Steps to protect nuclear plant from oil disaster

08 March 2013

A catastrophic fire and explosion at a Total oil terminal could affect safety at the adjacent Gravelines nuclear power plant, an annual review of nuclear safety in France has revealed. Total and EDF will make changes to avoid effects on nuclear safety from a previously unconsidered scenario.

In the 1970s two major industrial developments began near the town of Gravelines in the Flanders region of northern France: An oil terminal began operation in 1974, followed one year later by construction of the first reactor at the adjacent Gravelines nuclear power plant. The terminal went on to expand through the 1970s and by 1985 the nuclear power plant was the largest in the world with six reactors in operation.

Gravelines (EDF) 460x121
Gravelines from the top of the earth berm (Image: EDF)

A distance of only 700 meters separates Gravelines 1, a 910 MWe pressurized water reactor, from the nearest oil storage unit, which typically contains up to 90,000 cubic metres of crude oil. The terminal also has another six similar tanks. Recognising the safety implications, EDF erected a 20 metre high earth berm featuring deep drainage channels to stop the spread of liquid fuel spillages.

However, the annual review of safety in France's nuclear infrastructure by the Institute of Radiological Protection and Nuclear Safety (Institut de Radioprotection et de Sûreté Nucléaire, IRSN) has explained action to be taken on a disaster scenario outside of previous considerations - a phenomenon known as boilover that can occur during large and longlasting liquid fuel fires. This expansion of attention to external risks is in line with the worldwide response to the Fukushima accident, which has two of its root causes in the underestimation of tsunami risk and underpreparation for flooding events.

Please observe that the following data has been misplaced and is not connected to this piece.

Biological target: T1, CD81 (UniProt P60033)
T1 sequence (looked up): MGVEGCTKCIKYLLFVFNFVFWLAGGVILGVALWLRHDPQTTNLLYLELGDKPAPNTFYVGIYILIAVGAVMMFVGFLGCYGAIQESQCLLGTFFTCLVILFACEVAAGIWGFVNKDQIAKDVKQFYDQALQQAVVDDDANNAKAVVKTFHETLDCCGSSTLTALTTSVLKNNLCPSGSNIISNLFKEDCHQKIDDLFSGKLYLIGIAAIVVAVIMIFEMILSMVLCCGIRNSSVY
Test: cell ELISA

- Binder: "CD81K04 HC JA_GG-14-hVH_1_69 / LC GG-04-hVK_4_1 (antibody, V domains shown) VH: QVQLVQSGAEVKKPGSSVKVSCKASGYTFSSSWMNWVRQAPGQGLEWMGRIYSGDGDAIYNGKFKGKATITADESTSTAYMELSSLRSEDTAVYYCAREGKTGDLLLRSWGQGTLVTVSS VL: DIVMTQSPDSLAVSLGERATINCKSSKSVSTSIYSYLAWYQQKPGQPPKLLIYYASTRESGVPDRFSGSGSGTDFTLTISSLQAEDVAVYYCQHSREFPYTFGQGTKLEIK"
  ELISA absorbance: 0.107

Boilover
 
IRSN described boilover as "an eruptive formation of a fireball ejected at height following a fire in a long-term storage tank in which a small amount of water would have decanted." This can occur with highly viscous hydrocarbons, said IRSN, such as heavy fuel oil or crude oil, which can separate into lighter and heavier parts in the intense heat of a fire. Any separated water at the bottom of the tank could be subject to rapid vapourisation, rupturing the tank and forcing burning fuel from the top in a fireball lasting up to one minute. Fire in less viscous fuels can result in a smaller boilover with correspondingly smaller heat production.

Analysis by EDF concluded that if Total's facility suffered a fire and boilover event at the closest crude oil tank, the resulting fireball could heat some parts of the Gravelines plant enough to jeopardise certain safety systems - including emergency power, venting and pumping systems. EDF calculated the worst case would be a fire when the tank was full of crude oil, during which boilover could occur after about 60 hours.

Actions

 
Having worked on the issue with EDF, Total is to change its use of the closest tank from crude oil to less viscous diesel to eliminate the most severe boilover scenario. IRSN said that a boilover of diesel would not have the same heating effect on safety systems at Gravelines. The change of use requires Total to empty and clean the tank, and until this is complete later this year it will only be used to hold minimal amounts of crude oil.

EDF's previous emergency plans would have seen the power plant shut down immediately on notification of a serious fire at the terminal. It will now add measures to evacuate or shelter plant staff within two hours.

Researched and written
by World Nuclear News

Filed under: France, Fukushima response